Use a NOAA Weather Radio with a tone-alert feature to keep you informed of watches and warnings issued in your area. The tone-alert feature will automatically alert you when a watch or warning is issued.
If planning a trip or extended period of time outdoors, listen to the latest forecasts and take necessary action if threatening weather is possible. Knowing what weather could happen helps you be prepared to respond if necessary. Having a raincoat, umbrella, and disaster supplies kit available will make it easier to deal with severe weather if it occurs.
Watch for tornado danger signs. Tornadoes may happen so quickly warnings can't be issued long in advance. Pay attention to weather clues around you that may warn of imminent danger.
Dark, often greenish sky. Sometimes one or more of the clouds turns greenish (a phenomenon caused by hail) indicating a tornado may develop.
Wall cloud, an isolated lowering of the base of a thunderstorm. The wall cloud is particularly suspect if it is rotating.
Large hail. Tornadoes are spawned from powerful thunderstorms and the most powerful thunderstorms produce large hail. Tornadoes frequently emerge from near the hail-producing portion of the storm.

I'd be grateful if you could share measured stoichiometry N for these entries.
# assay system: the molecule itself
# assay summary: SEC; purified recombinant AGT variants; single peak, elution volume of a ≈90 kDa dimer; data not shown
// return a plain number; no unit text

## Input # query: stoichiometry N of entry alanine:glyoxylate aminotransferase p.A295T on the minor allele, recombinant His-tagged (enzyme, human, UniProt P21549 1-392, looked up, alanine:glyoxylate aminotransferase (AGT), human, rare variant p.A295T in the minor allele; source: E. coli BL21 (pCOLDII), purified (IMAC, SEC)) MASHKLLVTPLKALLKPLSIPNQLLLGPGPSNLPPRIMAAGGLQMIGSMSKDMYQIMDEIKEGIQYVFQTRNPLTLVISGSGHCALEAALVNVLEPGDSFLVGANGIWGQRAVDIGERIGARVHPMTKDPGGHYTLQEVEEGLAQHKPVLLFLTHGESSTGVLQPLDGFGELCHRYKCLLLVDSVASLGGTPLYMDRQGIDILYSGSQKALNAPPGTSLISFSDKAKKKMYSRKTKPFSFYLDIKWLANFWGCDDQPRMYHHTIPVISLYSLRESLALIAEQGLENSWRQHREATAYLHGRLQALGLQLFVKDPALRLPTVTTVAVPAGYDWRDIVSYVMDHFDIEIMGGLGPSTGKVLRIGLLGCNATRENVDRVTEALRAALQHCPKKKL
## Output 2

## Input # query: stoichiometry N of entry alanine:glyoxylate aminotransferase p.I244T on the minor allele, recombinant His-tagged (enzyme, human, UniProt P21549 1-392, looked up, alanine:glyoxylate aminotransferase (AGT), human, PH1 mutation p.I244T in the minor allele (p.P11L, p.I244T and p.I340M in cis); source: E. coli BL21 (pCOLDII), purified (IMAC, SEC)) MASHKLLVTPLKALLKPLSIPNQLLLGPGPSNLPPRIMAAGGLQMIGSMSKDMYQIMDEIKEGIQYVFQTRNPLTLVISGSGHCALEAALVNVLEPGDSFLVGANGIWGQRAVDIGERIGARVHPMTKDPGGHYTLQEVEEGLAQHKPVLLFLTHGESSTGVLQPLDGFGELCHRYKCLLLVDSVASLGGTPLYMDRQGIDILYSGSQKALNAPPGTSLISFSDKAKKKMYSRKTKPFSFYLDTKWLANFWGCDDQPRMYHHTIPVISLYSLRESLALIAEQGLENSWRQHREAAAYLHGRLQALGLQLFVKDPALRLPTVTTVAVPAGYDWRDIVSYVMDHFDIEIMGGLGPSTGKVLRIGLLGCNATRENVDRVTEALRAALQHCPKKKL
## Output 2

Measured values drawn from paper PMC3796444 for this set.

Cloud of debris. An approaching cloud of debris can mark the location of a tornado even if a funnel is not visible.
Funnel cloud. A visible rotating extension of the cloud base is a sign that a tornado may develop.
Roaring noise. The high winds of a tornado can cause a roar that is often compared with the sound of a freight train.
Tornadoes may occur near the trailing edge of a thunderstorm and be quite visible. It is not uncommon to see clear, sunlit skies behind a tornado. They may also be embedded in rain and not visible at all.
If you live in a single-family home in a tornado-prone area, find out how to reinforce an interior room on the lowest level of your home (such as the basement, storm cellar, bathroom or closet) to use as a shelter. Plans for reinforcing an interior room to provide better tornado protection in your home are available from your local emergency management office or from FEMA.